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The Strathprints institutional repository is a digital archive of University of Strathclyde research outputs. Strathprints provides access to thousands of Open Access research papers by University of Strathclyde researchers, including those from the School of Psychological Sciences & Health - but also papers by researchers based within the Faculties of Science, Engineering, Humanities & Social Sciences, and from the Strathclyde Business School.

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Application of active disassembly to extend profitable remanufacturing in small electrical and electronic products

Ijomah, Winifred and Chiodo, J.D. (2010) Application of active disassembly to extend profitable remanufacturing in small electrical and electronic products. International Journal of Sustainable Engineering, 3 (4). 246 - 257. ISSN 1939-7038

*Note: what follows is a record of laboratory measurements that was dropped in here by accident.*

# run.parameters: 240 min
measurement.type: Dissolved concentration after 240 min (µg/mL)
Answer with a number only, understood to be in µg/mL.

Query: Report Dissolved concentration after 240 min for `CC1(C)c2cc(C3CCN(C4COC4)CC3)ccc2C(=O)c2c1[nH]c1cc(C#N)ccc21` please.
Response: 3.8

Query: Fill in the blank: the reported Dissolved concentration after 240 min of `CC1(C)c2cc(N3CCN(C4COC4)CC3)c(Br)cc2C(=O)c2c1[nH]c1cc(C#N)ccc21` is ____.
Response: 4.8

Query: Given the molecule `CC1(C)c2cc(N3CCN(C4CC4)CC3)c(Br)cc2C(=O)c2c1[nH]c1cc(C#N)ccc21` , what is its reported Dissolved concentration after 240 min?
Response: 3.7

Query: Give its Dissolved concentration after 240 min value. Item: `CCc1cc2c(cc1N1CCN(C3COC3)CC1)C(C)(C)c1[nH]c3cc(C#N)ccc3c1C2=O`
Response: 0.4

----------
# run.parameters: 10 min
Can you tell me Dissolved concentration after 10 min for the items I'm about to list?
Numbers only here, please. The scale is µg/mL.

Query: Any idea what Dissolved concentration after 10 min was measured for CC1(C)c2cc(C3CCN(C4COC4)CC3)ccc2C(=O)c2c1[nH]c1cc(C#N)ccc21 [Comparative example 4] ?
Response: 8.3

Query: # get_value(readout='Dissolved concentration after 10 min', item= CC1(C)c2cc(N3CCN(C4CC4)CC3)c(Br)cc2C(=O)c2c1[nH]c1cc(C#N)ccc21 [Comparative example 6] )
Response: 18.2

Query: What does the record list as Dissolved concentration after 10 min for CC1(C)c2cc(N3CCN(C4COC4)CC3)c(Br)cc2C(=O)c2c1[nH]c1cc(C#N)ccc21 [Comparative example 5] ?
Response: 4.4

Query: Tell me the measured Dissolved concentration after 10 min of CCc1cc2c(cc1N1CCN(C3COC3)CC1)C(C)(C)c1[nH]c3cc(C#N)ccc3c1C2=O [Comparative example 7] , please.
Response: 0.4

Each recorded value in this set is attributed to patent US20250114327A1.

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Alternative production approaches are required because of conventional manufacturing's adverse environmental impacts. Remanufacturing returns used products to at least original performance specification from customers' perspectives and gives the resultant products warranties at least equal to that of new equivalents. Remanufacturing is relatively novel in research terms compared to conventional manufacture and recycling but often is more profitable than both. It would help manufacturers address competitive, environmental and legislative pressures by enabling them to meet pressing waste legislation while producing high-quality, lower cost products with less environmentally damaging end-of-life (EoL) and manufacturing modes. Remanufacturing is highly profitable in large, complex mechanical and electromechanical products but with conventional manufacturing and design modes not so in smaller products; particularly fast moving ones. However, effective waste management is urgently required for such products because waste electrical and electronic equipment constitutes the fastest growing EU waste stream and a large percentage of products being produced by major developing economies such as China are of this type. Active disassembly (AD) enables product non-destructive, self-disassembly at EoL and was invented to facilitate a step-change improvement in recycling. This research investigated the use of AD to extend profitable remanufacturing into small EoL electrical and electronic products.